How can a no-frills documentary create suspense worthy of
Alfred Hitchcock? Filmmaker Laura Poitras manages to do just that as she holes
up with a young American whistleblower in his Hong Kong hotel room for eight
days as he spills volatile secrets about the ways the NSA is spying on American
citizens. The young man’s name is Ed—no, make that Edward—Snowden, and Citizenfour places us in the crucible
where he, Poitras, and two journalists from The
Guardian (Glenn Greenwald and Ewen MacAskill) brew one of the most
explosive stories of our time.
The contrast between the incendiary information Snowden is
providing and the mundane details of this eight-day marathon is what makes Citizenfour so compelling. The hotel
phone rings and we’re conditioned to expect a moment of drama, but it’s just
room service inquiring if Snowden enjoyed his meal. A fire alarm goes off repeatedly
and raises everyone’s suspicions until they learn that it’s merely a test.
In this and
other ways, Citizenfour humanizes the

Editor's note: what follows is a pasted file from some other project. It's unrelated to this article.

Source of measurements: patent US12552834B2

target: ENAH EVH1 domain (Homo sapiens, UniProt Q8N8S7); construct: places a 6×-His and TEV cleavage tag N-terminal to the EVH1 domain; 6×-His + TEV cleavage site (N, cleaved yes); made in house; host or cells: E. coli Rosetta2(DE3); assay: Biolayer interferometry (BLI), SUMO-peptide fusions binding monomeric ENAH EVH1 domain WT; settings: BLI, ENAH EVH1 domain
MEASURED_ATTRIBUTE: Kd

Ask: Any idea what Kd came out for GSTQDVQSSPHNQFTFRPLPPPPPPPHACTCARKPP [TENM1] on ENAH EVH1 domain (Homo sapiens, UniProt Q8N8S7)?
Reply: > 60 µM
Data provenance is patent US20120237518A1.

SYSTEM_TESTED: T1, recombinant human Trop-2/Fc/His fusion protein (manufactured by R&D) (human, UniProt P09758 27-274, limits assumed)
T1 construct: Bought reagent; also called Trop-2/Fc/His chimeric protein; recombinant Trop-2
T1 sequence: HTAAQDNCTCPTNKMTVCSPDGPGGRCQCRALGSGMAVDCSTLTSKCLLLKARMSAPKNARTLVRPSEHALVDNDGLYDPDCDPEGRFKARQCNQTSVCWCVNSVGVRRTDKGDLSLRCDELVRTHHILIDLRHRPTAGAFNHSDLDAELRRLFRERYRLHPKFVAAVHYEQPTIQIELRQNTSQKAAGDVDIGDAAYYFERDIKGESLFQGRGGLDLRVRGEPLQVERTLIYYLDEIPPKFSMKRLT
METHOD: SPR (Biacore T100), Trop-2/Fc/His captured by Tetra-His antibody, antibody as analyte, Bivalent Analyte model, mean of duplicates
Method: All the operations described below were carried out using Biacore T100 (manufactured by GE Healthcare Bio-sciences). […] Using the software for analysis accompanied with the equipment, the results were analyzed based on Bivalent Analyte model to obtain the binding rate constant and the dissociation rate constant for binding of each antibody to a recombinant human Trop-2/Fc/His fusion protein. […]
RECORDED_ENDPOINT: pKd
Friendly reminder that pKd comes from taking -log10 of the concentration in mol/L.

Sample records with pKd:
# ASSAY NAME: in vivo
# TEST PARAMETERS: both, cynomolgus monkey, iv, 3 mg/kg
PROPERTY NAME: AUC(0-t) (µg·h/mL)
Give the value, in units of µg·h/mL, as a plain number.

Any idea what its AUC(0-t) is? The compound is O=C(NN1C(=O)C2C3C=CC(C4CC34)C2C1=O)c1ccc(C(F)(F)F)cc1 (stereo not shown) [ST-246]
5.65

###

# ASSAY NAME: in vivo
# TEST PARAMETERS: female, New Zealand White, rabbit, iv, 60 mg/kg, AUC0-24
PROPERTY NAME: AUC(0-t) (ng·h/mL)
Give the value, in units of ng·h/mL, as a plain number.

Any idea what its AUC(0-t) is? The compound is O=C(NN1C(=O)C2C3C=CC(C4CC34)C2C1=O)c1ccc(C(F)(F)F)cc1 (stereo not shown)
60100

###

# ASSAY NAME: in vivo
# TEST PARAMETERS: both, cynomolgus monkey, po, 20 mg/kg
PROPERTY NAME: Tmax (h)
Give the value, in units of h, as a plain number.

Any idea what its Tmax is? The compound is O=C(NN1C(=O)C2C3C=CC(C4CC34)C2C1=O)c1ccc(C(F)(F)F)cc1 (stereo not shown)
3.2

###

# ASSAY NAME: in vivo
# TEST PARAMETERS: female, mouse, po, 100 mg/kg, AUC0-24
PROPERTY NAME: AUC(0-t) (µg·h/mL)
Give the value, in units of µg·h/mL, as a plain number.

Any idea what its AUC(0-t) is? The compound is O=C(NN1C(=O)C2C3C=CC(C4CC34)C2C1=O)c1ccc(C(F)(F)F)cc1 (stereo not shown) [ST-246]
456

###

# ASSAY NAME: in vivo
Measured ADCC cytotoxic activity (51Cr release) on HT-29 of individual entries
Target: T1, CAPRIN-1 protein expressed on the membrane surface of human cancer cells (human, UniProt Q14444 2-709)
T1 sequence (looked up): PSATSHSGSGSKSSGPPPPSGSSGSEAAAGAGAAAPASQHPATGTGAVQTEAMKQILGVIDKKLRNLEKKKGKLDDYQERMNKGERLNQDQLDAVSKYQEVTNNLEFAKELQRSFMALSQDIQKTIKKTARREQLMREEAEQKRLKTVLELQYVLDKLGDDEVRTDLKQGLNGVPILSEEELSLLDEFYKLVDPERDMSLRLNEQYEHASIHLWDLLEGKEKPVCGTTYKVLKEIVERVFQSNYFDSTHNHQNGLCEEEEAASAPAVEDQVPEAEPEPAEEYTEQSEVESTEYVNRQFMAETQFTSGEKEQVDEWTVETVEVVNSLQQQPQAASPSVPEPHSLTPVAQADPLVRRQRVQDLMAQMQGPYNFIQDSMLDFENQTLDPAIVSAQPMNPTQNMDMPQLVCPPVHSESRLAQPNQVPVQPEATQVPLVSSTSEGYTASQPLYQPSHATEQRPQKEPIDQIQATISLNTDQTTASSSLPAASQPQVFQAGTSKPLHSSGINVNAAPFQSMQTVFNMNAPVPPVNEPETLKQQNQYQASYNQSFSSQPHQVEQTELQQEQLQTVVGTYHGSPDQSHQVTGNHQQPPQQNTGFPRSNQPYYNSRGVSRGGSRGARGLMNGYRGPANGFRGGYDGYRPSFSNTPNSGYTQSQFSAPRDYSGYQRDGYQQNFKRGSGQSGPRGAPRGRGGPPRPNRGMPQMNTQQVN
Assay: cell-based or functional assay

headline story and paints Snowden as a sincere fellow who, unlike Julian
Assange of Wikileaks, doesn’t want to draw attention to himself. One of his
principal worries in revealing what he knows is that in our culture of
celebrity he will become the story. That’s
why he chooses to funnel his information through journalists and a fearless
filmmaker, after establishing “secure” contact (a fascinating substory in
itself) and arranging a rendezvous.
In essence, Citizenfour is a spy movie, and a damn
good one. It invites and demands debate about the larger topic of America’s
surveillance policy in the post 9/11 world. Poitras shows foreign newspapers,
government spokesmen, and individuals who are much more upset about the U.S.
invasion of their privacy than Americans. That’s why Citizenfour is such an important (and relevant) piece of work.